Whether it is a natural feature or a man-made barrier, we sometimes need to build bridges to get our cycle routes across them.
Now, I am not talking about crossing a road at surface level here, I am interested in rivers, large roads and rail where we need to be using a bridge of some kind and for those moving under their own steam, the key issue is one of energy and minimising effort expended in getting across the obstacle.
The best solution of course is to keep the crossing level so that no energy is lost. To do this, we either have to raise or lower the obstruction. If not, we’ll have to use ramps to get over or under the obstruction or possibly meet halfway.
The photo below was taken in Malmö and shows the road and cycle track having to dip under a railway. The thing about railways is they are most efficient when built flat and unless you can rebuild a long section (which does happen sometimes), then you have to work with what you have.
Going under something is quite good for cycling because you don’t need too much headroom – about 2.5m is enough. The example above shows the contrast between cycling and general traffic with the latter needing about twice the clearance. To ensure we don’t lose too much energy, slopes are very gentle. We can even do this in the UK as shown in the photo below taken in Stevenage.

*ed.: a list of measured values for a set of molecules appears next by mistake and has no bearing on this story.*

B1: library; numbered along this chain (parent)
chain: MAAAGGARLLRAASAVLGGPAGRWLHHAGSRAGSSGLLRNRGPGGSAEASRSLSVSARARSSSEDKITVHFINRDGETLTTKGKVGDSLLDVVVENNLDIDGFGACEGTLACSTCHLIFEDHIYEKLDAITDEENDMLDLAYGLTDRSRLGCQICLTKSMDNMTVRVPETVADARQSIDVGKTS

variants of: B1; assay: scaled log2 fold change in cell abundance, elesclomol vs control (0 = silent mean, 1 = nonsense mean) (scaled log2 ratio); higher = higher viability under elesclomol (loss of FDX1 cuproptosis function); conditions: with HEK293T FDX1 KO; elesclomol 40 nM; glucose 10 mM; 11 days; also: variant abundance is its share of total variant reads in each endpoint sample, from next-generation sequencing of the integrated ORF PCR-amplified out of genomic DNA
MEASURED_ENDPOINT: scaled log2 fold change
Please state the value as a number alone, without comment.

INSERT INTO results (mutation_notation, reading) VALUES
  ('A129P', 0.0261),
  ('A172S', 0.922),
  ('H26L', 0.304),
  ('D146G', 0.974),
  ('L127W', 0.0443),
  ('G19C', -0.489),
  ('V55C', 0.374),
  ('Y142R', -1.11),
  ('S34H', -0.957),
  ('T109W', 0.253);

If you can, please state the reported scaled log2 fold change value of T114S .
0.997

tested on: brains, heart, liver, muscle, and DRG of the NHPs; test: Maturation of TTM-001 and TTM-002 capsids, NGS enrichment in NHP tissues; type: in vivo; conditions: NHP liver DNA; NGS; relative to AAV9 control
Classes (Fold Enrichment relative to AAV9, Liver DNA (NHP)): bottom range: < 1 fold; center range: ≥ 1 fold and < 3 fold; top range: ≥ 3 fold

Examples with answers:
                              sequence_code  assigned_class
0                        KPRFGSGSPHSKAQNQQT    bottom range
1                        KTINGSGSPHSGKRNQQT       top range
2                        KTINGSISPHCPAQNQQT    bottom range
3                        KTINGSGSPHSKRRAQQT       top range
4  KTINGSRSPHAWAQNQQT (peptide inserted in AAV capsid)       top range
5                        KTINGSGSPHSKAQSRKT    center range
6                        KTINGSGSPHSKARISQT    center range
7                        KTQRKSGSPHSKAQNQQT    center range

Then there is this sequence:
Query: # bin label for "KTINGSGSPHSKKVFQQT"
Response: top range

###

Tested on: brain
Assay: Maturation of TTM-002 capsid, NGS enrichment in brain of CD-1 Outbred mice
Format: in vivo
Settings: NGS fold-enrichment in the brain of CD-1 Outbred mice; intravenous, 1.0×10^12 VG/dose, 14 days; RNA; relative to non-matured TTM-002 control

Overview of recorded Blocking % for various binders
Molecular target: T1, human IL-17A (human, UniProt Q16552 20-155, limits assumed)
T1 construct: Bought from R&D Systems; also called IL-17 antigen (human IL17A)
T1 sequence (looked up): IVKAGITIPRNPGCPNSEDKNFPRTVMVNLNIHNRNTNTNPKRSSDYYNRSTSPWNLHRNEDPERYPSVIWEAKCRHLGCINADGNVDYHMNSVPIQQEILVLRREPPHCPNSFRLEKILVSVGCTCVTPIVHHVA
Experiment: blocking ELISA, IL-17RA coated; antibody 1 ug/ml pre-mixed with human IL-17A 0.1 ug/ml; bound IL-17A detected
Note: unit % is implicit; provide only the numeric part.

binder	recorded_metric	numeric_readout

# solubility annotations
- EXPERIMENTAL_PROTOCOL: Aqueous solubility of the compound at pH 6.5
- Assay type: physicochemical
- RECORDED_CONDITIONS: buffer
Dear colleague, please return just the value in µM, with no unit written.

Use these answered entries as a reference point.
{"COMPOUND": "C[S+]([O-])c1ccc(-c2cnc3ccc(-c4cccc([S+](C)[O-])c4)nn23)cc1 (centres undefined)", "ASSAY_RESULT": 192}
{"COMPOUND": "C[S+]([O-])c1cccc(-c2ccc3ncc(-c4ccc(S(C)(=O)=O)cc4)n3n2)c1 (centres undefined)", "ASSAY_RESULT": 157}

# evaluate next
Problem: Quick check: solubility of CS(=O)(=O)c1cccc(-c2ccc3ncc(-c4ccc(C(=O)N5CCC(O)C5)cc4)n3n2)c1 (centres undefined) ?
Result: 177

Even if we have to leave the obstacle alone, dipping under it with long ramps isn’t terrible, even when they are perhaps a little steep such as this example from Harderwijk;
Of course, there are much nicer Dutch examples such as this one on the outskirts of Amsterdam where the motorway is on an embankment;
There are obviously economic considerations in terms of raising or lowering infrastructure, but if we aim to keep people cycling at grade, then we’ll provide the best outcome. If we are building a new motorway (or rebuilding a junction) we may be able to lift the levels a bit which means we don’t have to drop the cycle crossing as much.
The Ranty Highwayman: Bridging The Gap
Whether it is a natural feature or a man-made barrier, we sometimes need to build bridges to get our cycle routes across them. Now, I am not talking about crossing a road at surface level here, I am interested in rivers, large roads and rail where we need to be using a bridge of some… [Read More]